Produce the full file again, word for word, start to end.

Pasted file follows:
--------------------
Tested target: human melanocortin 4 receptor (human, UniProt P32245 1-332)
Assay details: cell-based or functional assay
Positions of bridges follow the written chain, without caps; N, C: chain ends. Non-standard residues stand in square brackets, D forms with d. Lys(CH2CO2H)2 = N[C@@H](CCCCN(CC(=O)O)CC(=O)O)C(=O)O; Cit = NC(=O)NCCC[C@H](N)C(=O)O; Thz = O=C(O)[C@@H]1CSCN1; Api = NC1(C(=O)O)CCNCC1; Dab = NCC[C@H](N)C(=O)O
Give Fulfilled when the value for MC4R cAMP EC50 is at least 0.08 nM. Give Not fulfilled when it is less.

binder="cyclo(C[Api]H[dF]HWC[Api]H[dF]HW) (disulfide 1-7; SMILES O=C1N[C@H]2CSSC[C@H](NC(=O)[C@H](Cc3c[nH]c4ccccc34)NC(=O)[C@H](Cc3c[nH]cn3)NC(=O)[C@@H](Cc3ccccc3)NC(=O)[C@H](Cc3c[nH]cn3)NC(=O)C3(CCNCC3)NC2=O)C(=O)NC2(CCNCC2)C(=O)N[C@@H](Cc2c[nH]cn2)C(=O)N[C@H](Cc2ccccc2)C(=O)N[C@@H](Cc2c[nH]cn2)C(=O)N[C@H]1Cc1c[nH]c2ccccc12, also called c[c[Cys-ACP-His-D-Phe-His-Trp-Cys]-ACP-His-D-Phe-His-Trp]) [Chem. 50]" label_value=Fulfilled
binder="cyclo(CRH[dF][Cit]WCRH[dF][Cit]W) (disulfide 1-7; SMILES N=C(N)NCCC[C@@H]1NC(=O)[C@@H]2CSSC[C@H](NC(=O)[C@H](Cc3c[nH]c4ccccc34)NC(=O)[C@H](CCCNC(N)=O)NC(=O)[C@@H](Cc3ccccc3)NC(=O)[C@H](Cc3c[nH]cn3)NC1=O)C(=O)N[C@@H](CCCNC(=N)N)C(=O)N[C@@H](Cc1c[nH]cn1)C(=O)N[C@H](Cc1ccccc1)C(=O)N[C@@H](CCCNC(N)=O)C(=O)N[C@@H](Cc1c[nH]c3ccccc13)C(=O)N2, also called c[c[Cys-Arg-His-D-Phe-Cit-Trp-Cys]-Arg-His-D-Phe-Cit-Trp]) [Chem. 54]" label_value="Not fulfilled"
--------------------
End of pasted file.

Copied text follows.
Tested target: human melanocortin 4 receptor (human, UniProt P32245 1-332)
Assay details: cell-based or functional assay
Positions of bridges follow the written chain, without caps; N, C: chain ends. Non-standard residues stand in square brackets, D forms with d. Lys(CH2CO2H)2 = N[C@@H](CCCCN(CC(=O)O)CC(=O)O)C(=O)O; Cit = NC(=O)NCCC[C@H](N)C(=O)O; Thz = O=C(O)[C@@H]1CSCN1; Api = NC1(C(=O)O)CCNCC1; Dab = NCC[C@H](N)C(=O)O
Give Fulfilled when the value for MC4R cAMP EC50 is at least 0.08 nM. Give Not fulfilled when it is less.

binder="cyclo(C[Api]H[dF]HWC[Api]H[dF]HW) (disulfide 1-7; SMILES O=C1N[C@H]2CSSC[C@H](NC(=O)[C@H](Cc3c[nH]c4ccccc34)NC(=O)[C@H](Cc3c[nH]cn3)NC(=O)[C@@H](Cc3ccccc3)NC(=O)[C@H](Cc3c[nH]cn3)NC(=O)C3(CCNCC3)NC2=O)C(=O)NC2(CCNCC2)C(=O)N[C@@H](Cc2c[nH]cn2)C(=O)N[C@H](Cc2ccccc2)C(=O)N[C@@H](Cc2c[nH]cn2)C(=O)N[C@H]1Cc1c[nH]c2ccccc12, also called c[c[Cys-ACP-His-D-Phe-His-Trp-Cys]-ACP-His-D-Phe-His-Trp]) [Chem. 50]" label_value=Fulfilled
binder="cyclo(CRH[dF][Cit]WCRH[dF][Cit]W) (disulfide 1-7; SMILES N=C(N)NCCC[C@@H]1NC(=O)[C@@H]2CSSC[C@H](NC(=O)[C@H](Cc3c[nH]c4ccccc34)NC(=O)[C@H](CCCNC(N)=O)NC(=O)[C@@H](Cc3ccccc3)NC(=O)[C@H](Cc3c[nH]cn3)NC1=O)C(=O)N[C@@H](CCCNC(=N)N)C(=O)N[C@@H](Cc1c[nH]cn1)C(=O)N[C@H](Cc1ccccc1)C(=O)N[C@@H](CCCNC(N)=O)C(=O)N[C@@H](Cc1c[nH]c3ccccc13)C(=O)N2, also called c[c[Cys-Arg-His-D-Phe-Cit-Trp-Cys]-Arg-His-D-Phe-Cit-Trp]) [Chem. 54]" label_value="Not fulfilled"